Making Your Story Sticky with S.U.C.C.E.S.

… a core concept used in Implementation and Delivery and Atlas107

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Concept description

In her class presentation on policy communications, Rhonda McMichael, ADM Communications, Ontario Cabinet Office referenced the six principles in Made to Stick, a 2007 book by Chip Heath and Dan Heath (reference below, link on right) on how to improve the likelihood that a message will “stick” with an audience.

The six principles, which can be remembered with the pneumonic S.U.C.C.E.S., are summarized by Friedrich Pétré (reference below) as follows:

Simple: find the core of any idea. You need to prioritize your ideas. Providing 10 arguments to a public is doomed to fail since people will not be able to remember them all. Be a master of exclusion and stick to the core.

Unexpected: grab people’s attention by surprising them. You need to violate people’s expectations with counterintuitive surprise. Generate interest and curiosity to endure your idea.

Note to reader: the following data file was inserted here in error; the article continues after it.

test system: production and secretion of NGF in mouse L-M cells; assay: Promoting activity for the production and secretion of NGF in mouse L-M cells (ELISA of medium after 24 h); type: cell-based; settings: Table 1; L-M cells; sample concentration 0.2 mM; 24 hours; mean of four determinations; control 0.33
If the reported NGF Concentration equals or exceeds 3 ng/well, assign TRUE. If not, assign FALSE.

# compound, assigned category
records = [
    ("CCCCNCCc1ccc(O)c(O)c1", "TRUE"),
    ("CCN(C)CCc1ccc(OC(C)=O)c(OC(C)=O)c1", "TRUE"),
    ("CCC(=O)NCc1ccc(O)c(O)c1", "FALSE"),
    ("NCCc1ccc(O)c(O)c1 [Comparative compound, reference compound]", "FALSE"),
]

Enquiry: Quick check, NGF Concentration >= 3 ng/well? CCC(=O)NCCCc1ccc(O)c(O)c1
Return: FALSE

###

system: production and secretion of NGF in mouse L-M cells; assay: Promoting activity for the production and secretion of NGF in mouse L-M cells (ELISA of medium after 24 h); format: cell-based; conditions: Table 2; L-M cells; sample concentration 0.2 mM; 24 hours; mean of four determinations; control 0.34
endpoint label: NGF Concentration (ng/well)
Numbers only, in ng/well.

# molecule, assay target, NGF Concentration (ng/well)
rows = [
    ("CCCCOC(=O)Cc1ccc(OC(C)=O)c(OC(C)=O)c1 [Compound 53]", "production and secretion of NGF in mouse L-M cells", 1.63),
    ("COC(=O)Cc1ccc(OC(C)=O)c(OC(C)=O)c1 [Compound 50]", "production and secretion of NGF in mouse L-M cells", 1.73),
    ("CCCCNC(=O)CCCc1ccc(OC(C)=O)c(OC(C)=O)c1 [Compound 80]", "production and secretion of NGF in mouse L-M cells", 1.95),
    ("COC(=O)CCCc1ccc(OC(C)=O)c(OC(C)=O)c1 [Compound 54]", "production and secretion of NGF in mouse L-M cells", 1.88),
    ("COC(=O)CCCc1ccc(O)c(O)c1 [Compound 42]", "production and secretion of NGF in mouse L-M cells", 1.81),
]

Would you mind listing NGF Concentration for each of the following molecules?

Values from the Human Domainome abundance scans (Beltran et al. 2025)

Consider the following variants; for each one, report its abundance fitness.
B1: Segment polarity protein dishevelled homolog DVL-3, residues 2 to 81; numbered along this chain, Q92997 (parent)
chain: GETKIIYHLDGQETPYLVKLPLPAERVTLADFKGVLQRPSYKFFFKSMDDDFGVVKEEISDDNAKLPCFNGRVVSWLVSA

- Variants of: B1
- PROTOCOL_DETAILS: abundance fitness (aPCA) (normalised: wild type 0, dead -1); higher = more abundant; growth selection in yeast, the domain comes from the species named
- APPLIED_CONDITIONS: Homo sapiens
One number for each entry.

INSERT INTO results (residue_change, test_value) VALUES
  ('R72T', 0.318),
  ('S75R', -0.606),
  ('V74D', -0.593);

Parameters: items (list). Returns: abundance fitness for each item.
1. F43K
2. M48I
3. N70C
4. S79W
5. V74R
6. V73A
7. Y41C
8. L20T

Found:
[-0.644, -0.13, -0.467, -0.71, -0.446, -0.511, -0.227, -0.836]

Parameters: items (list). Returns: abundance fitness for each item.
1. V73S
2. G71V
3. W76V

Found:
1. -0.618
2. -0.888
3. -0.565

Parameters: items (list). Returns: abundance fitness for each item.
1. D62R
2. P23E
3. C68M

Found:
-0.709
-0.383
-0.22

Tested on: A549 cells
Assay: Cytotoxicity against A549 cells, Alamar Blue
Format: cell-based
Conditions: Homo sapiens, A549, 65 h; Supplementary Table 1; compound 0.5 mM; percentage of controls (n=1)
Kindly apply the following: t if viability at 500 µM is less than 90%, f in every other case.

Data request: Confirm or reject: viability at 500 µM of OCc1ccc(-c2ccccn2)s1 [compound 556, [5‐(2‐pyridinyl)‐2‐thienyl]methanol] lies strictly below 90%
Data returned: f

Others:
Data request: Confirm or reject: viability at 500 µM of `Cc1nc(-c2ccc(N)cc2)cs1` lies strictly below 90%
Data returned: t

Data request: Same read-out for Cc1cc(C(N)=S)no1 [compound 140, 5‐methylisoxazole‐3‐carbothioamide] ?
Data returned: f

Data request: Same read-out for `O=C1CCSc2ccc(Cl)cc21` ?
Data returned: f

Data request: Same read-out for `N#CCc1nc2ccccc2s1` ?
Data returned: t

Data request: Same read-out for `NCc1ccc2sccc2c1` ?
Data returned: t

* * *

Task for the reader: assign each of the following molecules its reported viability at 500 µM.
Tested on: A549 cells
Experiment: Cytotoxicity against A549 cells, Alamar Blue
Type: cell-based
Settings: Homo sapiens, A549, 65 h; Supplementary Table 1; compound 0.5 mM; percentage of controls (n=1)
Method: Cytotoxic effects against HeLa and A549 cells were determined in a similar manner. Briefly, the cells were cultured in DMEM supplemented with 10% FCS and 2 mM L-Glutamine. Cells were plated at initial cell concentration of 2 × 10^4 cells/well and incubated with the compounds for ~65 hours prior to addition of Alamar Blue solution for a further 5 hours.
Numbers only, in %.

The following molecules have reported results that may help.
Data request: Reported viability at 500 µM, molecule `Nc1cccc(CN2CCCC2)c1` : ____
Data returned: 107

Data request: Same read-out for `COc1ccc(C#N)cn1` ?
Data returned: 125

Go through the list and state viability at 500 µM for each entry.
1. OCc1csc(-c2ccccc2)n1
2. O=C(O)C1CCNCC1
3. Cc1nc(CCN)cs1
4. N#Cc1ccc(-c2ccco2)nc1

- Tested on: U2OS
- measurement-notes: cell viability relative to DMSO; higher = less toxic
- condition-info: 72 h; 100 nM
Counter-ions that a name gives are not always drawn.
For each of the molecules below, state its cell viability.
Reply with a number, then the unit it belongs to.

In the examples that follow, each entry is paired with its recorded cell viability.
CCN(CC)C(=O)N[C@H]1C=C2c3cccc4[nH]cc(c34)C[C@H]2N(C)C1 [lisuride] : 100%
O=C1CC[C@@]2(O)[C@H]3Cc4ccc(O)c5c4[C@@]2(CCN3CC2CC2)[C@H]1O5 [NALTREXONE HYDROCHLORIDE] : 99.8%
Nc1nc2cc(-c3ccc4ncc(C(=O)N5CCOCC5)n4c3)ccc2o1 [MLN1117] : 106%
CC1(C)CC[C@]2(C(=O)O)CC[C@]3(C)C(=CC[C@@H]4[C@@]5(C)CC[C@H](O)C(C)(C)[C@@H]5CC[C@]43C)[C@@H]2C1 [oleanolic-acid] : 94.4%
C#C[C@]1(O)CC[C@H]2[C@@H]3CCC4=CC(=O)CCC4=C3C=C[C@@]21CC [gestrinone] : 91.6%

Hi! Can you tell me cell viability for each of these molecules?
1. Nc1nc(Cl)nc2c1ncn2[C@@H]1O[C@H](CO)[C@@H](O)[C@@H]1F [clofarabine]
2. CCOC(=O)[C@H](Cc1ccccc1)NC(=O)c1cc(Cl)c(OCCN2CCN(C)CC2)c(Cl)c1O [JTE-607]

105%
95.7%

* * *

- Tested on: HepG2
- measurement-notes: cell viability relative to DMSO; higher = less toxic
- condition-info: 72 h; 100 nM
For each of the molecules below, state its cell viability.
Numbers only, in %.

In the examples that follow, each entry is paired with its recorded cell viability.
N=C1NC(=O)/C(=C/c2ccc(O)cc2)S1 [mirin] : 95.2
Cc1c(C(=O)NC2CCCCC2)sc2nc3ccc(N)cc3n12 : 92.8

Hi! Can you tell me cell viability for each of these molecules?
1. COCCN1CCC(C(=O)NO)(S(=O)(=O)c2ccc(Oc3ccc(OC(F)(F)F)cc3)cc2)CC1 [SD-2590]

Concrete: make sure an idea can be grasped and remembered later. Explain in terms of human actions and use sensory information. Use concrete images and proverbs.

Credible: give an idea believability. Look for ways to help people test your ideas for themselves.

Emotional: help people see the importance of an idea. Let people feel something. Research shows that people are more likely to make a charitable gift to a single needy individual than to an entire impoverished region.

Stories: empower people to use an idea through narrative. Tell stories. Hearing stories acts as a kind of mental flight simulator preparing us to respond more quickly and effectively.

Atlas topic, subject, and course

Consulting and Communicating on Policy (core topic) in Implementation and Delivery and Atlas107.


Chip Heath and Dan Heath (2007), Made to Stick – Why Some Ideas Survive and Others Die, Random House, New York.

Friedrich Pétré (2013), Make your story sticky using 6 principles (S.U.C.C.E.S), BooksInBusiness, at, accessed 8 March 2018.

Page created by: Ian Clark, last modified 8 March 2018.

Image: site for Chip Heath and Dan Heath (2007), Made to Stick – Why Some Ideas Survive and Others Die, at, accessed 8 March 2018.